The old proverb “it takes a village” to raise a child could also be applied to animal rescue. It takes a village to help an animal in need. And our volunteers populate that village. Dedicated men and women who turn out every day to walk our dogs and spend time with our cats and rabbits.
Members of our “shy dog” classes meet every Monday night to rehabilitate dogs rescued from hoarding situations and puppy mills. And while trainer Mary Remer instructs dozens of our volunteers in the gentle art of massage therapy in order to build confidence and make these animals more adoptable, our grooming room is a buzz with the sound of electric razors. Volunteers clip and shave the new arrivals – tails wag as matted fur falls to the floor. Under Judy Holmes’ leadership, volunteers with Wash’n Wag bathe hundreds of dogs in our shelter every month. After exploring the 58 acres of Pickering Meade Farm, our dogs can get mighty dirty and it takes a mighty effort from a group of dedicated individuals to keep them clean.
Throughout the week, members of HOPE provide advanced training to volunteers wishing to work with special needs dogs, and at the same time numerous adoption counselors (again volunteers) patiently work with families, introducing them to suitable candidates. Once a lucky dog or cat is chosen, other volunteers conduct the required home visits (over 2000 a year). Our more “sensitive” dogs are delivered to their new homes by members of our all volunteer STORC program to ensure the smoothest of transitions. If the dog is a former puppy mill dog, the volunteers of Lisa Fischer’s very successful Over the Mill Gang will provide support and offer advice to new parents.
As for our cats and rabbits. Volunteers who prefer a feline friend to a canine consort spend many an afternoon brushing and playing with the cats on MLAR’s communal cat porches. And Sister Mary Teresa and her team have created heaven on earth for our rabbits and work hard to make sure all the residents of our small mammal room enjoy their time at Main Line Animal Rescue.
Volunteers also write letters and call their legislators to push through new laws protecting animals in Pennsylvania. A single voice can be drowned out by the sound of a massive political machine, but hundreds of voices speaking out in unison can sway legislators and improve the lives of countless animals. And the only thing more effective than our advocacy programs are MLAR’s educational and outreach initiatives. Volunteers visit schools teaching humane education, while still others organize off site adoption events and distribute literature promoting shelter animals.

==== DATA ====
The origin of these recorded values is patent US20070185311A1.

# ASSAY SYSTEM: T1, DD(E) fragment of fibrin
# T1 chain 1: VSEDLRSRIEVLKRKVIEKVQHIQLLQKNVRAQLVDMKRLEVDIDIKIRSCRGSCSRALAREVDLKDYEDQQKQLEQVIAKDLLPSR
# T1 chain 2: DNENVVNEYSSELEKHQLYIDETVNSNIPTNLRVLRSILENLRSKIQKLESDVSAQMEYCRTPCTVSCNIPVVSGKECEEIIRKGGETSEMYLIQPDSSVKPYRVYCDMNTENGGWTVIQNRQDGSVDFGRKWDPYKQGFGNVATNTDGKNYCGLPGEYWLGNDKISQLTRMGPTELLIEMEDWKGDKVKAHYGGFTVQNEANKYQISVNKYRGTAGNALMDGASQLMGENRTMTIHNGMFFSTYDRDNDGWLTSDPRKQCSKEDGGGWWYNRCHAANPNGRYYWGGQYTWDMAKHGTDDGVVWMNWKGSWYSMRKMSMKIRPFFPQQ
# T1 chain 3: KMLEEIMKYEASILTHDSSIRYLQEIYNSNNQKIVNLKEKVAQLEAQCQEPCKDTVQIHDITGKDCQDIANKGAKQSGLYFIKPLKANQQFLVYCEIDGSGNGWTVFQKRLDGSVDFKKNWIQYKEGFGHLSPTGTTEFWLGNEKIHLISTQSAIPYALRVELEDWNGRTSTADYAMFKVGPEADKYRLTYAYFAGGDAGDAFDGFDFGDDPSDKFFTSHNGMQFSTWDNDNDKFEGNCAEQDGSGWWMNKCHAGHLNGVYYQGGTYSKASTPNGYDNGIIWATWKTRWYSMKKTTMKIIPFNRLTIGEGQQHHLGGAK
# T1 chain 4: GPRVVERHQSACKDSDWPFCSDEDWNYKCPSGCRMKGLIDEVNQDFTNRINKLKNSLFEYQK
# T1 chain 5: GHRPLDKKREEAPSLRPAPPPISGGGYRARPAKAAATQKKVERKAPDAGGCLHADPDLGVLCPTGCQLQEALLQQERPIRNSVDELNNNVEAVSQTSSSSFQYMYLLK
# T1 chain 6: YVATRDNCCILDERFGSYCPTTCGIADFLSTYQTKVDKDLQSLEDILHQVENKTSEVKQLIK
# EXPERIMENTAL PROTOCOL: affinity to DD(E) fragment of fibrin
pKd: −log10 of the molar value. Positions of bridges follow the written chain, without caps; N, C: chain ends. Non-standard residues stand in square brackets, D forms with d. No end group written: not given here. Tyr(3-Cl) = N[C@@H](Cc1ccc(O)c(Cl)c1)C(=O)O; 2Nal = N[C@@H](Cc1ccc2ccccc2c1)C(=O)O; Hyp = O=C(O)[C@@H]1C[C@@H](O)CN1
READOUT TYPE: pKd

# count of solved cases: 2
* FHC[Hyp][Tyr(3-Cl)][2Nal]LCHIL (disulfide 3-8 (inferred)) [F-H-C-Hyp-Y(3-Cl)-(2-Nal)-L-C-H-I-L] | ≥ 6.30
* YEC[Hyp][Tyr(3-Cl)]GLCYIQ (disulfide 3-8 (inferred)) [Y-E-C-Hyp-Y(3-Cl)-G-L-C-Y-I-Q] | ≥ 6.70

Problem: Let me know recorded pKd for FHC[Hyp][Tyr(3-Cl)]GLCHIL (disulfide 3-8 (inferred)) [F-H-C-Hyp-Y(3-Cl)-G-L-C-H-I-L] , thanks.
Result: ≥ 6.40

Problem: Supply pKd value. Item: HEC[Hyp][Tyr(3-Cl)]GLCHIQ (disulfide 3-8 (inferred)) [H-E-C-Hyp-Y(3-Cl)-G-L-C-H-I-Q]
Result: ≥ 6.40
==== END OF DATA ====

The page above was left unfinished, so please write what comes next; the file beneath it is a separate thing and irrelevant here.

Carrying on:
Main Line Animal Rescue’s volunteers do everything from transporting and photographing our animals for our web site to bottle feeding newborns. They help maintain the grounds of our beautiful facility in Chester County and man the silent auction tables at our various fund raisers. We are confident MLAR has a volunteer opportunity that fits your lifestyle and will no doubt make a great difference to an animal in need. When our volunteers walk into our shelter at 10 o’clock every morning, dogs and cats alike stir with excitement. They see familiar faces and know there are people in this world who love and care about them. It does take a village and together we can accomplish so much on their behalf. Please consider volunteering today.
Volunteers are elevated over time to our more advanced programs based on experience and time spent at MLAR. Not every volunteer can do everything but every volunteer can do something.
If you are interested in learning more about the volunteer program at MLAR please fill out the application and you will be invited to our next “Meet and Greet”. Volunteer Application Form